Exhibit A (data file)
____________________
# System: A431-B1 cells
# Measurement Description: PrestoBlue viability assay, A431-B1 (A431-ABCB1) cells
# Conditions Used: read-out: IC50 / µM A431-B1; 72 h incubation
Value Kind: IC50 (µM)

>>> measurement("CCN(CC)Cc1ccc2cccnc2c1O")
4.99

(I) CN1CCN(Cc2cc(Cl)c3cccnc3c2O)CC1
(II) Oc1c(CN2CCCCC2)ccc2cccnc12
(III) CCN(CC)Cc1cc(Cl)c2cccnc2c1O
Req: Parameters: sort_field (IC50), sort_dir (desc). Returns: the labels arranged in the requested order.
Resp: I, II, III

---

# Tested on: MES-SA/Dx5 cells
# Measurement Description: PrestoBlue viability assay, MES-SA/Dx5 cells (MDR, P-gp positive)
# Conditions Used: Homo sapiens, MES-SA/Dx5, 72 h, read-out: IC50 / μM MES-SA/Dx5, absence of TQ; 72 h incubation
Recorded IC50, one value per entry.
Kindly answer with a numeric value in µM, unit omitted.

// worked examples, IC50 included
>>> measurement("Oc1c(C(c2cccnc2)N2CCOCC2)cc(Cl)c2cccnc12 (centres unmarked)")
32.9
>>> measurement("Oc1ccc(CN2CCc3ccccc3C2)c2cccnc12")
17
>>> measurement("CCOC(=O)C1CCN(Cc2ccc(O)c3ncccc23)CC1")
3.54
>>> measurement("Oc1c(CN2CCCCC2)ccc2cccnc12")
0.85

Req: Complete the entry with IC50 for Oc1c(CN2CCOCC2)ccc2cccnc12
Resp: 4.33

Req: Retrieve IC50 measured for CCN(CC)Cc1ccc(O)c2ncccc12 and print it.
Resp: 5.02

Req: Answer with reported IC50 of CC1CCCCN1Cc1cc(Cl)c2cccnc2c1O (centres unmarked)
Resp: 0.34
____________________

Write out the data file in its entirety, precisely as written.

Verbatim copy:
# System: A431-B1 cells
# Measurement Description: PrestoBlue viability assay, A431-B1 (A431-ABCB1) cells
# Conditions Used: read-out: IC50 / µM A431-B1; 72 h incubation
Value Kind: IC50 (µM)

>>> measurement("CCN(CC)Cc1ccc2cccnc2c1O")
4.99

(I) CN1CCN(Cc2cc(Cl)c3cccnc3c2O)CC1
(II) Oc1c(CN2CCCCC2)ccc2cccnc12
(III) CCN(CC)Cc1cc(Cl)c2cccnc2c1O
Req: Parameters: sort_field (IC50), sort_dir (desc). Returns: the labels arranged in the requested order.
Resp: I, II, III

---

# Tested on: MES-SA/Dx5 cells
# Measurement Description: PrestoBlue viability assay, MES-SA/Dx5 cells (MDR, P-gp positive)
# Conditions Used: Homo sapiens, MES-SA/Dx5, 72 h, read-out: IC50 / μM MES-SA/Dx5, absence of TQ; 72 h incubation
Recorded IC50, one value per entry.
Kindly answer with a numeric value in µM, unit omitted.

// worked examples, IC50 included
>>> measurement("Oc1c(C(c2cccnc2)N2CCOCC2)cc(Cl)c2cccnc12 (centres unmarked)")
32.9
>>> measurement("Oc1ccc(CN2CCc3ccccc3C2)c2cccnc12")
17
>>> measurement("CCOC(=O)C1CCN(Cc2ccc(O)c3ncccc23)CC1")
3.54
>>> measurement("Oc1c(CN2CCCCC2)ccc2cccnc12")
0.85

Req: Complete the entry with IC50 for Oc1c(CN2CCOCC2)ccc2cccnc12
Resp: 4.33

Req: Retrieve IC50 measured for CCN(CC)Cc1ccc(O)c2ncccc12 and print it.
Resp: 5.02

Req: Answer with reported IC50 of CC1CCCCN1Cc1cc(Cl)c2cccnc2c1O (centres unmarked)
Resp: 0.34